Let's go back to January 23rd of this year and watch MSNBC's Chris Matthews being hysterically wrong about the Democrats' strategy to use budget reconciliation to pass health care reform!
In an extended argument with Representative Alan Grayson (D-Fla.), Matthews has himself a jolly good time misunderstanding some basic legislative history and being bizarrely apoplectic in his insistence that health care reform could get done at all. One of the extant issues here is that Matthews operates under the assumption that the road ahead consists of passing the entire health care reform bill through budget reconciliation.
In fact, what is planned is for the House to pass the current Senate bill and send it to the president's desk for his signature, after legislators have secured promises that the Senate will take up specific "fixes" to the bill in the budget reconciliation process.
At about three minutes in, Grayson tries to explain this to Matthews, but Matthews is already on to the next spasm, insisting that programs cannot be created through reconciliation. Grayson doesn't have an answer at the ready, but Matthews is wrong, all the same: the 1997 Balanced Budget Act, passed through reconciliation, created a program called the State Children's Health Insurance Program and a program called Medicare Advantage. (This, and other factoids Matthews should have had at the ready, are included in annotations of the above video.)
The Federal Direct Loan program of 1993, was also created through budget reconciliation. Facts!
What's particularly amazing is that Matthews is just so dead certain that he's right in his insistence that no U.S. Senator is going to dare use the reconciliation process. "You want to bet?" he asks Grayson. Grayson should have taken the bet, because Matthews's predictions are 100% incorrect, and based more in his fundamental, faddish belief that Grayson is just some Avatar of "netroots talk."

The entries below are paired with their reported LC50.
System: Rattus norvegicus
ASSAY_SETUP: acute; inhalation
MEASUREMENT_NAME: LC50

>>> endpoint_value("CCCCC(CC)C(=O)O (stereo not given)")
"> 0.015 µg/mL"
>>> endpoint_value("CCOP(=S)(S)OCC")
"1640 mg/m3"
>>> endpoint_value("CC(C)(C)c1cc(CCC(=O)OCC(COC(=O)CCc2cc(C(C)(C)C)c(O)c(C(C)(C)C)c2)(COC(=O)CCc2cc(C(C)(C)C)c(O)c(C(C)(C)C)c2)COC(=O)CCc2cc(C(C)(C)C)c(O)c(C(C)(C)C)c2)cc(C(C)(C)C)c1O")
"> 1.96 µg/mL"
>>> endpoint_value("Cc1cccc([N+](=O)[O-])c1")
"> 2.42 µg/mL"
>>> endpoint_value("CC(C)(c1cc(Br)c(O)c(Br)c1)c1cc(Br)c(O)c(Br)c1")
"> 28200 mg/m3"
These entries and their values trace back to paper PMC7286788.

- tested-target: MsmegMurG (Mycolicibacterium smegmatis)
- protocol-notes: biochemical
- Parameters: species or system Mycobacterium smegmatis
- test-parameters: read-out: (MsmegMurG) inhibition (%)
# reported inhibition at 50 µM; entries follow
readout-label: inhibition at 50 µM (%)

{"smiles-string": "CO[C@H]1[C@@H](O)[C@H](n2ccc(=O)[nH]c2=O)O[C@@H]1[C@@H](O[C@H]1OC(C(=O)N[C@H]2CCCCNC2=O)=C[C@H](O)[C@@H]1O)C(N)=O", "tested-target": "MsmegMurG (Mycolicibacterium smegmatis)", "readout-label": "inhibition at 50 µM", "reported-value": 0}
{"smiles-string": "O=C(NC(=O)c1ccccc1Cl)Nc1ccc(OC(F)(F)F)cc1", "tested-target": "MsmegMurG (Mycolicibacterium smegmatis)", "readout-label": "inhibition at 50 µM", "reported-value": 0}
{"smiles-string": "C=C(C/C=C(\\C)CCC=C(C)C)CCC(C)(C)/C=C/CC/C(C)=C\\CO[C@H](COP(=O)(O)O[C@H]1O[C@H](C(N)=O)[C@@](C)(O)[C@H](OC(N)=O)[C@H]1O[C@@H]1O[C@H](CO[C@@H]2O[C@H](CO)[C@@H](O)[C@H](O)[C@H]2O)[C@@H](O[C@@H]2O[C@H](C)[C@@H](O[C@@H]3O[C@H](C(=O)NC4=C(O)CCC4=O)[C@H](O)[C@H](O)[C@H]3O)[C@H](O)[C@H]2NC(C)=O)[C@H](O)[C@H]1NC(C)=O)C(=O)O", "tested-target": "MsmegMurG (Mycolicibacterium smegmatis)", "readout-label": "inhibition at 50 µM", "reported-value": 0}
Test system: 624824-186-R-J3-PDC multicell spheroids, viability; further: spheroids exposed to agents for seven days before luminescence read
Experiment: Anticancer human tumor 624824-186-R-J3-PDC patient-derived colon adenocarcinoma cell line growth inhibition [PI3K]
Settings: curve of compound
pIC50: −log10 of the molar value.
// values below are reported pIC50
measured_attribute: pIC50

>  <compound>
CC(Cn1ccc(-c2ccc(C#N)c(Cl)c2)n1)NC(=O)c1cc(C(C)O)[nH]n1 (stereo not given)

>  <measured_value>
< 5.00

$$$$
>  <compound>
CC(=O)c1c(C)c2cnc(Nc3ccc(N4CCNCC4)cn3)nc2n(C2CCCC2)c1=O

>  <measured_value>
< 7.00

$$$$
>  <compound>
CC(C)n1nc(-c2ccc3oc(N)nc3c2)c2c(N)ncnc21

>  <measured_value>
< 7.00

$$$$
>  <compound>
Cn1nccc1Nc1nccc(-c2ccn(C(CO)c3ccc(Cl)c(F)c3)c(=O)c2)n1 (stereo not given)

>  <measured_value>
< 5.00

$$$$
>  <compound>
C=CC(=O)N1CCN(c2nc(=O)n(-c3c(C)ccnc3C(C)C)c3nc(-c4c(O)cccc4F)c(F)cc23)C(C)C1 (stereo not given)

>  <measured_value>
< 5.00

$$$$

Grayson gives him adequate warning! "You are wrong. This is something that we talk about in our leadership, in our caucus meetings every week!" Matthews insists that his own dusty memories of knocking around the halls of power decades ago provide him with an up-to-the-minute insight that's somehow better informed than a guy who is having ongoing meetings with the Democratic Congressional leadership. And so for all Matthews' talk that Grayson is "pandering to the netroots," what's more evident is that Matthews is pandering to establishment delusions, and the voices that skitter around like palsied banshees inside his dome.
Grayson gets one thing wrong -- Congress did not pull off passing the bill within 30 days of his "Hardball" hit. But here we are all the same, with Democrats poised to do the very thing Matthews says they'll never even consider. Matthews should basically go on the air tonight and tell his viewers that he was hopelessly, idiotically wrong. And if you ever find yourself being offered a wager by Chris Matthews, bet the house!
Ryan Grim caught up with Representative Grayson, and asked about the January tete-a-tete with Matthews. Grayson said: "Somebody timed it and found that he never let me speak for more than four seconds without interrupting me. Well, look, I understand his point: I'm a member of Congress and he reads words from a teleprompter. So who's more likely to know about congressional procedure? When it [the reconciliation effort] actually does happen maybe he'll have something of his own to say."
As far as Matthews offering to bet Grayson goes, Grayson recalled Matthews wagering as something "like a 7 year old would say."